to our seminar




ART & ORGANISM began life shortly after I came to the University of Tennessee as “The Art and Science of Art and Science.”  This was a course that explored these two great cultural themes.  These are treated here as shorthand for the two constellations of cognitive functions that dominate each of theme individually and yet in their varying proportions co-constitute all human enterprise. They are necessarily separate because their representions in our lives are separated by the chasm in understanding created by the inadequacy of reason on one hand and the ineffibility of feelings on the other.  

  (Einstein [i] )


We are sapient in that we can reason, sentient in that we feel, and any hesitation in appreciating the centrality of the entwining of these two dispositions to the meeting of human needs can go beyond the manner in which they enrich our lives to the core existential importance to our health and well-being–the state that precedes and then enables all human undertakings. 


ARGUABLY, SCIENCE and ART are WAYS of KNOWING … but actually, each is a PART of the only way of  knowing, not all of which is consciously accessible


Humans want to KNOW and BE KNOWN.   [see individuation and socialization]    In A&O—the most important outcome of a favorite exercise—the  psychosemantic mind mapis  to help us master the appreciation of where we (do and mostly do not) “overlap” in our personal understanding of the meaning of a specific idea.  The likely prospect is that where we do overlap we find leverage to combine our insights and to evoke a fuller/richer meaning for the idea.  This builds on the phenomenon important in communicating creativity–that we use shared understanding as an opening to new or unique understandings

(there is always a more-or-less accessible bridge from past to new insights: “Never forget what I believe was observed to you by Coleridge,” said William Wordsworth, “every great and original writer, in proportion as he is great and original, must himself create the taste by which he is to be relished.” (cited in notes on the hazards of prematurity and the uniqueness of ideas)  

AND the ever-changing context of considering ideas—which includes our present state and more-or-less recent experiences—affects our understanding AND explorations and thus enlarge the possibility of experiencing a spark which will kindle a stream if not cascade of ideas that may lead to extraordinary places. [as in epileptic aura or psychomotor seizures, sneezing or orgasm, the seemingly trivial irritation or small stimulus becomes trapped in a positive feedback loop and may instantiate a trajectory that can be of outsize significance.]   SO, I do not hesitate to repeat myself when there is any chance that THIS time, my words–in a new context–may trigger an epiphany.   [we swim through stimuli—they are the air we breathe—and inspiration is always latent. In the right context, anything can be everything.  A WORD can be such a tipping point (see scratching-the-itch-postponing-the-premonitory-urge/). Consider the angle of repose—a cascade awaiting even a tiny tipping point to begin … and, of course, Whitman’s observation that all truths dwell in all things…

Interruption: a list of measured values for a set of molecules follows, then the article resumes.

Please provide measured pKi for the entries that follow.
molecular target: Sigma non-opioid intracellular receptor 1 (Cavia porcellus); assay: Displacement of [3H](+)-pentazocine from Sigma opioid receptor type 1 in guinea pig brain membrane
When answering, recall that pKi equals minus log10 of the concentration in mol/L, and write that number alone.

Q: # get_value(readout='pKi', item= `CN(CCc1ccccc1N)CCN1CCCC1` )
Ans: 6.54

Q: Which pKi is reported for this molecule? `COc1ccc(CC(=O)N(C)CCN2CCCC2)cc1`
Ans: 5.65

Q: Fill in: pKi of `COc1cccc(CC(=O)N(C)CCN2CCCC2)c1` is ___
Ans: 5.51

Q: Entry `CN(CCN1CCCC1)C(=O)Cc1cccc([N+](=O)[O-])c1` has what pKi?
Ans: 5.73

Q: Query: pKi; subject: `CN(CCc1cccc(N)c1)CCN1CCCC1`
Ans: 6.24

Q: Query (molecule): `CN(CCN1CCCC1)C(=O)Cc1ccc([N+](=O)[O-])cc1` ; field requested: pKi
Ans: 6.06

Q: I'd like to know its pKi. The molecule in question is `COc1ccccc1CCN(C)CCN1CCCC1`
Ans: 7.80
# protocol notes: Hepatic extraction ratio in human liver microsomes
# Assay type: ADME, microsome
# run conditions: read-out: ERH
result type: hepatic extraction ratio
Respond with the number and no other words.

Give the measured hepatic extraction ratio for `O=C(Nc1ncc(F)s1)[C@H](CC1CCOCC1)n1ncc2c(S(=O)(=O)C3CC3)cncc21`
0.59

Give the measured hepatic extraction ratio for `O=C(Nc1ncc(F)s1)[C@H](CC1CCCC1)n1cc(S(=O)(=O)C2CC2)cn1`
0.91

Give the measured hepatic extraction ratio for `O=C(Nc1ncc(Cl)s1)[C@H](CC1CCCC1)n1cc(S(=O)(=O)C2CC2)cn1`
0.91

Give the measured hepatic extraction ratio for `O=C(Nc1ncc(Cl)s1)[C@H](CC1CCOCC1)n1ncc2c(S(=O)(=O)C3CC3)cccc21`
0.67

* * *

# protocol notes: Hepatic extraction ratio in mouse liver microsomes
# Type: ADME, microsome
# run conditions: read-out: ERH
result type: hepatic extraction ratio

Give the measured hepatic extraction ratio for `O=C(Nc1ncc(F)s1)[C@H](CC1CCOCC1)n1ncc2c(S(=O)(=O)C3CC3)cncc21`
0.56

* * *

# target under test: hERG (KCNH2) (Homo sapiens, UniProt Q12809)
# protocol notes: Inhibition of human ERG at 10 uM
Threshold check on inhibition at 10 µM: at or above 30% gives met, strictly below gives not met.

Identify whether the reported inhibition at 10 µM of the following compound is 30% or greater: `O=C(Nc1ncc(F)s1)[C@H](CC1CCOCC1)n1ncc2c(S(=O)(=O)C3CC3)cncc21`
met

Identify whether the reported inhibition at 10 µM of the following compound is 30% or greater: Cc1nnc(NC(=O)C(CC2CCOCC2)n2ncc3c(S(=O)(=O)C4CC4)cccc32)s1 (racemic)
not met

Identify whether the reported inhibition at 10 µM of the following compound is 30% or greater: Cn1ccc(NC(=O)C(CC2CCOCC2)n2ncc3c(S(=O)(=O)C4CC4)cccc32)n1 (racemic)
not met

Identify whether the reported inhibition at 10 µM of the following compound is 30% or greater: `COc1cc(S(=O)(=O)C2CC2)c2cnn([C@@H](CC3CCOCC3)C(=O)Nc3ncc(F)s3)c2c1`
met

Also, keep in mind that All truly wise thoughts have been thought already thousands of times; but to make them truly ours, we must think them over again honestly, till they take root in our personal experience.”  (Goethe).[i] )  AND “A man doesn’t learn to understand anything unless he loves it” (Goethe (Man lernt nichts kennen als was man Liebt)[ii]  But love has a curious intensely poignant quality: It seems that “We love only what we do not wholly possess.” (On n’aime que ce qu’on ne possède pas tout entier.”—Marcel Proust)] 

Think this through in the spirit of Franz Wright’s “radiantly obvious thing I need to say, though quite what that might be escapes me at the moment, as it always has, and always will.” (2006)[iii]  The idea of any thing being the gateway to all truths recalls [Freud’s] “great strength, though sometimes also his weakness, was the quite extraordinary respect he had for the singular fact… When he got hold of a simple but significant fact he would feel, and know, that it was an example of something general or universal, and the idea of collecting statistics on the matter was quite alien to him.”  (Ernest Jones  The Life and Work of Sigmund Freud (1953), Vol 1, 96-7.).  He was, I believe, intuiting each fact’s connection to all other facts–the connections that confer meaning–even the meaning of life.